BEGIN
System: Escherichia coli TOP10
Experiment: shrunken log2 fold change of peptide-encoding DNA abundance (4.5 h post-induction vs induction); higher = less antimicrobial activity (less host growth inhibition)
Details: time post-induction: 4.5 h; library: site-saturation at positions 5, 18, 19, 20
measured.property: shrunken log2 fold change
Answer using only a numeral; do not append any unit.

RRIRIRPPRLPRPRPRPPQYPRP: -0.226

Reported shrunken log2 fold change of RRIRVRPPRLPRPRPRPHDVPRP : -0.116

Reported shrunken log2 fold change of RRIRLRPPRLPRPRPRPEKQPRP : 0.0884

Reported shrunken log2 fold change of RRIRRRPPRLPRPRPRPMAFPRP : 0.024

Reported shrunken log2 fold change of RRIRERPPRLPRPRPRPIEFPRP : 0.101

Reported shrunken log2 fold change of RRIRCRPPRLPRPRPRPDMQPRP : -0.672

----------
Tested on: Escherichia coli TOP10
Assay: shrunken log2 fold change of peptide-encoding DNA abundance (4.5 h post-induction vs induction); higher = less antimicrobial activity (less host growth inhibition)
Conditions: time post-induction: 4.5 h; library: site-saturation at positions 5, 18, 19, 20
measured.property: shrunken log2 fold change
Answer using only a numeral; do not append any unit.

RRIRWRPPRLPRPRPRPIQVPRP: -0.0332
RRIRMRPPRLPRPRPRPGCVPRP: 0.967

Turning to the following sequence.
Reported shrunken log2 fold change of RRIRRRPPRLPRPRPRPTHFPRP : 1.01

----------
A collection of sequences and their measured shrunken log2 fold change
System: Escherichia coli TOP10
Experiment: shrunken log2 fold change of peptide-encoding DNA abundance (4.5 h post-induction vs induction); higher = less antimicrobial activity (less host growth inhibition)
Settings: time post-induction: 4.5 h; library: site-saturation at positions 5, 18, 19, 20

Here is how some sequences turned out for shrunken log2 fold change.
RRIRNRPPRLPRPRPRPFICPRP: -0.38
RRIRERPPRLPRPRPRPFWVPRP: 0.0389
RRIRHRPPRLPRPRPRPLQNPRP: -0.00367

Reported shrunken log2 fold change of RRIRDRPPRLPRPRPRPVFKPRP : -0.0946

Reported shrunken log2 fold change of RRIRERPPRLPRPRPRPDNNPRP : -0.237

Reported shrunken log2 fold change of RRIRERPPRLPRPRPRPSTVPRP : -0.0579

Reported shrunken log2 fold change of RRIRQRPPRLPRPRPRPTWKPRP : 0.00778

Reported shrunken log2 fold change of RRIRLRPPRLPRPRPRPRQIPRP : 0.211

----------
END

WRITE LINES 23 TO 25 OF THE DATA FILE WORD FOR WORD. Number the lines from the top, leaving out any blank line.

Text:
A collection of sequences and their measured shrunken log2 fold change
System: Escherichia coli TOP10
Experiment: shrunken log2 fold change of peptide-encoding DNA abundance (4.5 h post-induction vs induction); higher = less antimicrobial activity (less host growth inhibition)